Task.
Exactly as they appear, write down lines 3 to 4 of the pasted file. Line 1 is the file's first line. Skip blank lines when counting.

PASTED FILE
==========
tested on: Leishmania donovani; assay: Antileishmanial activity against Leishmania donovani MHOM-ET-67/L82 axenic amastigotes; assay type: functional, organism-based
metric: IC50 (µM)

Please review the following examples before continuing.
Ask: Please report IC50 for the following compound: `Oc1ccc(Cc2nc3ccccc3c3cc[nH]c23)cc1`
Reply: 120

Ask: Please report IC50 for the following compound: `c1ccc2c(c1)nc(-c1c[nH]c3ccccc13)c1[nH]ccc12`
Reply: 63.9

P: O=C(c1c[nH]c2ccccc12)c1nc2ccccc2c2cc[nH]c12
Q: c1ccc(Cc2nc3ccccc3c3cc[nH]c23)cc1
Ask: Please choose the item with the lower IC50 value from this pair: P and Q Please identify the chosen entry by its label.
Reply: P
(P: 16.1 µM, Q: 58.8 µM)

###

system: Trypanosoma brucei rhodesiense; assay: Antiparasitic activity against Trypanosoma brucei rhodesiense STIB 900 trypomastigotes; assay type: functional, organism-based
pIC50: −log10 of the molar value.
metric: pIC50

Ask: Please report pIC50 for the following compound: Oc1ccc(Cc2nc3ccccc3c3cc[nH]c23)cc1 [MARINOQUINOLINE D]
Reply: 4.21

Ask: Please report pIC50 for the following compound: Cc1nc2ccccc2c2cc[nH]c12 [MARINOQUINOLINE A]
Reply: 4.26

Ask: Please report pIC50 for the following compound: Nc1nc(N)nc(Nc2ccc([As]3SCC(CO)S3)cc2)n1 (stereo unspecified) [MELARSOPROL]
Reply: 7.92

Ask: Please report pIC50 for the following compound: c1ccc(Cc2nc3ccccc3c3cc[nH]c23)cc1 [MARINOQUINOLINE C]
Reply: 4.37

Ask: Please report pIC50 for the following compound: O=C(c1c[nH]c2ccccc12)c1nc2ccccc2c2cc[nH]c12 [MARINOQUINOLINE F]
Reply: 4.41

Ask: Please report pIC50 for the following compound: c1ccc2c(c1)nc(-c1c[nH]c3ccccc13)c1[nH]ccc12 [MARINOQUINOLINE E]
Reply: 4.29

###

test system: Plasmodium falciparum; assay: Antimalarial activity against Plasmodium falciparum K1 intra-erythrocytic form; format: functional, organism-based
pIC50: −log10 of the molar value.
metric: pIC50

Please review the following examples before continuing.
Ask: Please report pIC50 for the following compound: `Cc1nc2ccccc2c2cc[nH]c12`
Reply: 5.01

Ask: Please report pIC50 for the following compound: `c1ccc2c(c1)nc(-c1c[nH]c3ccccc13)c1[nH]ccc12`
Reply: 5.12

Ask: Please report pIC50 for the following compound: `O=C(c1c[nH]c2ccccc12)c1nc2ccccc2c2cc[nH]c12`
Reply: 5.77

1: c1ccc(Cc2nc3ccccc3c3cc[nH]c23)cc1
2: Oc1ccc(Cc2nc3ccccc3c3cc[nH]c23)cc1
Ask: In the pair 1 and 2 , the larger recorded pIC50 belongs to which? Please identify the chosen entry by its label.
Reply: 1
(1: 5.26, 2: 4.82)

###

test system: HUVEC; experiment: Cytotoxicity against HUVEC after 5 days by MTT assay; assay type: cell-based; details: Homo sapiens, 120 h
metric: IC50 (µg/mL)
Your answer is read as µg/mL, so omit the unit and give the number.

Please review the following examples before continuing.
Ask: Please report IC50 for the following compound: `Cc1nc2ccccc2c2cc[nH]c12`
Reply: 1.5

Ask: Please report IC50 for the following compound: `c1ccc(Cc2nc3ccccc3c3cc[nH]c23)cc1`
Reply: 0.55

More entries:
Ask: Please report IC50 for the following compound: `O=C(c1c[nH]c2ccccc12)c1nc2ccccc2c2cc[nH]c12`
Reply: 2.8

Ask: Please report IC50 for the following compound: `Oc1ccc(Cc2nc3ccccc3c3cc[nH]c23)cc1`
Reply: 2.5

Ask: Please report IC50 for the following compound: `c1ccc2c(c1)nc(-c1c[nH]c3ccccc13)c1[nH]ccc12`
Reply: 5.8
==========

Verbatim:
Please review the following examples before continuing.
Ask: Please report IC50 for the following compound: `Oc1ccc(Cc2nc3ccccc3c3cc[nH]c23)cc1`